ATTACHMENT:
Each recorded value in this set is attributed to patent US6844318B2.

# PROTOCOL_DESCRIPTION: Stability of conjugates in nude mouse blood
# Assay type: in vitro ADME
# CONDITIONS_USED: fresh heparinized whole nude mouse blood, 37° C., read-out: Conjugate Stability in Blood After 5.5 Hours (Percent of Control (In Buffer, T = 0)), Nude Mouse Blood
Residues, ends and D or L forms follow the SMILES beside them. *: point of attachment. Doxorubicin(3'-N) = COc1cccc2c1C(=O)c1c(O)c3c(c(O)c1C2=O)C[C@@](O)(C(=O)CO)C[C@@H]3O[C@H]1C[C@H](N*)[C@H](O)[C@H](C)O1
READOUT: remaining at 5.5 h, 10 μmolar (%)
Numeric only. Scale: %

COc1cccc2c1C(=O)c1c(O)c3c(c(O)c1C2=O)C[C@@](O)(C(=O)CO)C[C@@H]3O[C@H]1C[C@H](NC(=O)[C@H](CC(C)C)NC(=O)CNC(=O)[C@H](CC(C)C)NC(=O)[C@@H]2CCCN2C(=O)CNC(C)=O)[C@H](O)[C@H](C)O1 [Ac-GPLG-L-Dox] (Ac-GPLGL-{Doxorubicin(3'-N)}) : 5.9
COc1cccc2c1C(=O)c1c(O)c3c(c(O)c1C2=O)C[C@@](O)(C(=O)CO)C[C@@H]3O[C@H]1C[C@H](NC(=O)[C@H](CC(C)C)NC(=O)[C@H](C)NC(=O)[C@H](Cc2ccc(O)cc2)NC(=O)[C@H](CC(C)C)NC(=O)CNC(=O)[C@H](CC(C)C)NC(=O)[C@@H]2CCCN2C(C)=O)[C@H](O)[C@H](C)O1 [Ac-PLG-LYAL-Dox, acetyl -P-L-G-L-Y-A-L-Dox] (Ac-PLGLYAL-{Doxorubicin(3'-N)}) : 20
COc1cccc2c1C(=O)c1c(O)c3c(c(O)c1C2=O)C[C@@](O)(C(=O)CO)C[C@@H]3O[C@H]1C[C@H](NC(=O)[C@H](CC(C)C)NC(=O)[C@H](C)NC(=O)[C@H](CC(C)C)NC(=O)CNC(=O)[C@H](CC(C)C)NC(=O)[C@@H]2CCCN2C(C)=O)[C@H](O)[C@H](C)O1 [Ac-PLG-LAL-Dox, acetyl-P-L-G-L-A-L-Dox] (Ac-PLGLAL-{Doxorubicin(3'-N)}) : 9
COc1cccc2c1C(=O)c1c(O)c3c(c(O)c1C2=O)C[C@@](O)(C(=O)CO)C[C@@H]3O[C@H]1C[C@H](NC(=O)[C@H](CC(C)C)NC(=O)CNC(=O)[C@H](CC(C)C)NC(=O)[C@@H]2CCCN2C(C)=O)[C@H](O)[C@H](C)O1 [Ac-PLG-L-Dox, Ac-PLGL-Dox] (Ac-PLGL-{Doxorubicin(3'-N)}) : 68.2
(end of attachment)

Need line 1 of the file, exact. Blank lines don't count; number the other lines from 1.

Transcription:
Each recorded value in this set is attributed to patent US6844318B2.